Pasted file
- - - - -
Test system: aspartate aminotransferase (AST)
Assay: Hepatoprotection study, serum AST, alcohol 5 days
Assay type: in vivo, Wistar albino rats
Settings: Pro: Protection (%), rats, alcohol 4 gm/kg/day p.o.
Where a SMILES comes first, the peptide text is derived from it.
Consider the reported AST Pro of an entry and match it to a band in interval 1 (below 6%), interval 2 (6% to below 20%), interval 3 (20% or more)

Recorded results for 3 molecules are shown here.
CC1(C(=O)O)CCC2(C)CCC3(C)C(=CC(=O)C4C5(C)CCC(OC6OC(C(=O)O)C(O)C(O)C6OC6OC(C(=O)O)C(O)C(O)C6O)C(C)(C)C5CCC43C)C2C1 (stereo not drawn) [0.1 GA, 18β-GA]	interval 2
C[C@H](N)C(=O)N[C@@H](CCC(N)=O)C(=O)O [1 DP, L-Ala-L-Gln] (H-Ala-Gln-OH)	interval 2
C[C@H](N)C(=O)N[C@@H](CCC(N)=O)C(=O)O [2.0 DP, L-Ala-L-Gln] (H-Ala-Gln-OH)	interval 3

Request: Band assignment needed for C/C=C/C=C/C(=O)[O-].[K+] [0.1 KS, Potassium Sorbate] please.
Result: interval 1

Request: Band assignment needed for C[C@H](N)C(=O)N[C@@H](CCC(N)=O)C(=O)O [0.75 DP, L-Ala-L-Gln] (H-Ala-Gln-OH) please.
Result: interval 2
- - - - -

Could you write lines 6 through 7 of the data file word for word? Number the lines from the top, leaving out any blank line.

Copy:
Consider the reported AST Pro of an entry and match it to a band in interval 1 (below 6%), interval 2 (6% to below 20%), interval 3 (20% or more)

Recorded results for 3 molecules are shown here.